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May 21, 2019

Three Deadly Sins of Data Science

Aria Haghighi


Over the last few years, data science (DS) has moved from small-scale R&D efforts in companies to production applications, strategic decision-making, and other avenues of business value creation. While it’s still early in the story of understanding how DS should operate inside a business, there are some clear “anti-patterns” or “sins.”

These problems have plagued organizations from tech titans to small startups. While non-technical leaders who work with DS often worry about learning the basics of technical material (you’ll find TensorFlow for Poets open on more than a few of their browsers), the problems are most often independent of whether you’re using the latest self-attention GAN neural network or good-old-fashioned linear regression.

These sins aren’t about the technical details of DS—they’re about ensuring a business derives values from its DS efforts. Here are three areas to keep in mind before embarking on a large DS project:

Building On Top of Poor Data Quality

Long before the heyday of machine learning (ML), the expression Garbage In, Garbage Out”  was used by computer scientists to note that algorithms cannot improve the essential defects in their inputs. In the context of ML, this expression is typically used to refer to problems with the data used to train and / or evaluate ML systems.

This “sin” typically manifests around labeled data for DS systems that is either low-quality or buggy in some essential way (e.g, every link clicked in an application has a null domain). These issues prevent an ML algorithm from learning a pattern that accurately reflects the underlying problem. Based on anecdotal experience, organizations under-invest in the system and processes to ensure the data they’re feeding DS is of high quality. The irony is the end result undercuts the value derived from their investment.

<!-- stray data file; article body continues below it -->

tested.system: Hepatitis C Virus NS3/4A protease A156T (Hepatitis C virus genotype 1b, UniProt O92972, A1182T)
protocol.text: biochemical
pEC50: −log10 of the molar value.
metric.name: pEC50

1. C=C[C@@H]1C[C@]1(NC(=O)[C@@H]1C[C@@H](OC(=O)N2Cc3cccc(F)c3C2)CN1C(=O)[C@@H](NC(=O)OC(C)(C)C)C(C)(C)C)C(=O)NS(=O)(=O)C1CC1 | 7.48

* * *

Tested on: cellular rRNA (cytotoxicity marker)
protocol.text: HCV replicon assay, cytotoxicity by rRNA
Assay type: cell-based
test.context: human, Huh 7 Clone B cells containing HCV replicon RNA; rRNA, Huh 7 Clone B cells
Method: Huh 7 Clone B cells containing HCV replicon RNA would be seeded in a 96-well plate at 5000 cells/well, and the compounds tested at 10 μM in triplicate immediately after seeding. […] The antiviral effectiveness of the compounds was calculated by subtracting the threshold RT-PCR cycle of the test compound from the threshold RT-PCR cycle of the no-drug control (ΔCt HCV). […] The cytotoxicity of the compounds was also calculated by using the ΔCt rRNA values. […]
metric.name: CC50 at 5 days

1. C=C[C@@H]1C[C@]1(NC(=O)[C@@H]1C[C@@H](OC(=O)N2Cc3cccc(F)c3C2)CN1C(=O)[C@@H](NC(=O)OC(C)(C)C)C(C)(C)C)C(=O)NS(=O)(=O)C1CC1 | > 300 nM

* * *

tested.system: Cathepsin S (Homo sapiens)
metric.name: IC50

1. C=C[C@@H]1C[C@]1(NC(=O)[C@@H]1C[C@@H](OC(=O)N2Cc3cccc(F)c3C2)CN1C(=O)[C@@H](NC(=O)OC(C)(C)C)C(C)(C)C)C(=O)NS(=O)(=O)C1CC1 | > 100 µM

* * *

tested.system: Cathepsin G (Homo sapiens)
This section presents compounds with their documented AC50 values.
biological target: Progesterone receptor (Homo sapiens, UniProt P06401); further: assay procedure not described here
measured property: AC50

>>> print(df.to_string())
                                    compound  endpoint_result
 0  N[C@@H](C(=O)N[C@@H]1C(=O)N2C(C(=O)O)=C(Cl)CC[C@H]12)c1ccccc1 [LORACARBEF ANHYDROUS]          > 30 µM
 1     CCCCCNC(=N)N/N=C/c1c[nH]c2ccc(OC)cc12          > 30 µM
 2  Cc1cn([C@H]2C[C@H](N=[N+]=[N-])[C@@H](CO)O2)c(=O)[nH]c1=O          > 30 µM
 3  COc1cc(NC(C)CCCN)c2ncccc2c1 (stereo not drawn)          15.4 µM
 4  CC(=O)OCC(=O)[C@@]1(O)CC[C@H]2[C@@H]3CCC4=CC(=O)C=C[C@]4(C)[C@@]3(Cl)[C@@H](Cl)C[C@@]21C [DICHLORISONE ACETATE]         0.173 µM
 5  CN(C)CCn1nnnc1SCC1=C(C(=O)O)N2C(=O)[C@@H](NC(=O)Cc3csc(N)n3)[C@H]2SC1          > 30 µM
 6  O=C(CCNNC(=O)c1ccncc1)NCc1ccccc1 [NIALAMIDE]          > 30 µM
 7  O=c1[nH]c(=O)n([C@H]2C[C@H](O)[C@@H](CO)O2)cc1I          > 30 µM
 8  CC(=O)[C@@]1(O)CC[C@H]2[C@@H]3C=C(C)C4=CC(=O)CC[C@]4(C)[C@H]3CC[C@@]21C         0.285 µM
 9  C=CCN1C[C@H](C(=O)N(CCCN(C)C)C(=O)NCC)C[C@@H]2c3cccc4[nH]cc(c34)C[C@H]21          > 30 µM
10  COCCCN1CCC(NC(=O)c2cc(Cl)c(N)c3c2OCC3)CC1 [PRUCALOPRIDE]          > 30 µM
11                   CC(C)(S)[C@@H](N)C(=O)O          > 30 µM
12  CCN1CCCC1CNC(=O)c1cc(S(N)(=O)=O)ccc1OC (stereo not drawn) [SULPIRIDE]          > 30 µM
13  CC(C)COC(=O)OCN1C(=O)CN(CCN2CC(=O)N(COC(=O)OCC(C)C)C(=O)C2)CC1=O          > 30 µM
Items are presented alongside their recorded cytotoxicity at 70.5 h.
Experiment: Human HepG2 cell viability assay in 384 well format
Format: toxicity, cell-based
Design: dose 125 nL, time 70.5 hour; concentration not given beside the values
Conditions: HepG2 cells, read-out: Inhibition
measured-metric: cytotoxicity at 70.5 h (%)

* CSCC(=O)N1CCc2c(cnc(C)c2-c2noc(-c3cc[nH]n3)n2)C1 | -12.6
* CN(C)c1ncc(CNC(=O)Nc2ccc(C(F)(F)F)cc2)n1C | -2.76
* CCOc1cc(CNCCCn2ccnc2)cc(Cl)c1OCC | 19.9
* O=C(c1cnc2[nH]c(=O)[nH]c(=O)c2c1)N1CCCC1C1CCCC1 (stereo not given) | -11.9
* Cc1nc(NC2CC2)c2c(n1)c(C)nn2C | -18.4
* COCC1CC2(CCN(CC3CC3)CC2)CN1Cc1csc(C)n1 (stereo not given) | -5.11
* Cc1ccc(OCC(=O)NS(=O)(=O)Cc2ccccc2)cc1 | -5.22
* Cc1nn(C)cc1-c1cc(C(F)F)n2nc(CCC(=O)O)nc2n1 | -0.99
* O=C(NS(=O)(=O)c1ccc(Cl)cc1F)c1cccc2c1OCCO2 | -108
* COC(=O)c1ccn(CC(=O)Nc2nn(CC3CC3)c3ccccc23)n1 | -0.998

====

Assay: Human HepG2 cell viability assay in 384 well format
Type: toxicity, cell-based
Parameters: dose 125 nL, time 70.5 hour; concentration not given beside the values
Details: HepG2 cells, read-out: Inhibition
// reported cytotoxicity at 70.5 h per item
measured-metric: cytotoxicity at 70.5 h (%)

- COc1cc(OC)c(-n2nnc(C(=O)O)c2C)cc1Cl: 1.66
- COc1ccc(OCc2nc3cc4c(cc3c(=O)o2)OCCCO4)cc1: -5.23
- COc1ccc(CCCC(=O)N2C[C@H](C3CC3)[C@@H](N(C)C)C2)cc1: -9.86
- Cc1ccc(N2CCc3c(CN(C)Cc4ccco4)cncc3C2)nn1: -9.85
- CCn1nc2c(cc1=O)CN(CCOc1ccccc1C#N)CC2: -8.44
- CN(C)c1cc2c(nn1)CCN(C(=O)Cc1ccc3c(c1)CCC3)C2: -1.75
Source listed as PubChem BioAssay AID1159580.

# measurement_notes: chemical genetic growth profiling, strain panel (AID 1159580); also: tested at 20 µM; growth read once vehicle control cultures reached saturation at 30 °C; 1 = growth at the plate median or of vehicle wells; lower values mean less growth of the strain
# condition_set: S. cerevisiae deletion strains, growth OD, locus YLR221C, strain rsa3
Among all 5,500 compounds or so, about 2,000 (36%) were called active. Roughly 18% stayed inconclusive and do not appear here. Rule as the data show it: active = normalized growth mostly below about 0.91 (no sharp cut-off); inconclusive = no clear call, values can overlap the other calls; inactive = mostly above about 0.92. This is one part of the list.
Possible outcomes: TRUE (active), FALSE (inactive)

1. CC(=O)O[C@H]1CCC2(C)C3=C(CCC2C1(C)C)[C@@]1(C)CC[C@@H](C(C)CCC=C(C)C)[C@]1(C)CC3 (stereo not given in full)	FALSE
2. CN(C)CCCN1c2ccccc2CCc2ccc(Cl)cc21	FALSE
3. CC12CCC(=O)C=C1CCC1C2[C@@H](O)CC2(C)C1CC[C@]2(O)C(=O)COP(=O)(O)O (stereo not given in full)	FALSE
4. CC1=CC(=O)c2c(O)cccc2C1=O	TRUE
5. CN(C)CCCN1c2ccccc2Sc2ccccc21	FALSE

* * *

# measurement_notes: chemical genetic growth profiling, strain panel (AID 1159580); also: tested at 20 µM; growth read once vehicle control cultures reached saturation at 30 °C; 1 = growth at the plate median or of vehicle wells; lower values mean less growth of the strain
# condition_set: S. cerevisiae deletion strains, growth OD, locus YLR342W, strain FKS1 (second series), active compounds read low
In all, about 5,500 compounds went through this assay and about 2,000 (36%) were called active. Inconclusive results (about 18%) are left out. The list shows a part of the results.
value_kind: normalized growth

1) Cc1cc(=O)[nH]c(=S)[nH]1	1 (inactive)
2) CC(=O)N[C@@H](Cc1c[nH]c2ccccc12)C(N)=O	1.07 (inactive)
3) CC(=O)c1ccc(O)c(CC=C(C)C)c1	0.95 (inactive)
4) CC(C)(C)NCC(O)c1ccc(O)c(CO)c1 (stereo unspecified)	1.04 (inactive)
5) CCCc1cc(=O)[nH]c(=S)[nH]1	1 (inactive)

(Black Salmon/Shutterstock)

The central challenge with data quality (explained here) is determining how to characterize or have metrics around it. Nonetheless, there are a few ways to avoid committing this “sin” in order of investment level:

  • Manual spot-checking: Perform manual spot-checking of data, particularly on examples your ML model may be getting incorrect or that seem impossible (e.g, a website visit that lasts hours in your logs). Even with a large engineering team, it can be common to have user-activity logs that are visibly wrong even by just looking at a few examples. Fixing these issues can yield more impact much quicker than DS cycles.
  • Measure inter-annotator agreement (Kappa):  Another common problem is that a team may have an ample amount of good labeled data (collected manually or from crowd-sourcing), but two people in the company can blindly agree on how to label examples. Generally speaking, if you can’t get two labelers to blindly agree most of the time, it’s going to be challenging to expect good quality from a DS system. The problem may be there isn’t enough context or information in the data, or the guidelines for how to label could be improved. One more possible explanation is the problem itself may not be sufficiently well-defined.
  • Invest in data quality (DQ) tests: For any large data warehouse situation, be sure to build DQ testing to ensure you’re aware of any changes to your data (e.g, new records with a NULL column) and integrity constraints (i.e., has the mean visit time changed in the last week?). Once the problem manifests in trained DS models, it’s usually much harder to track back to a data quality problem.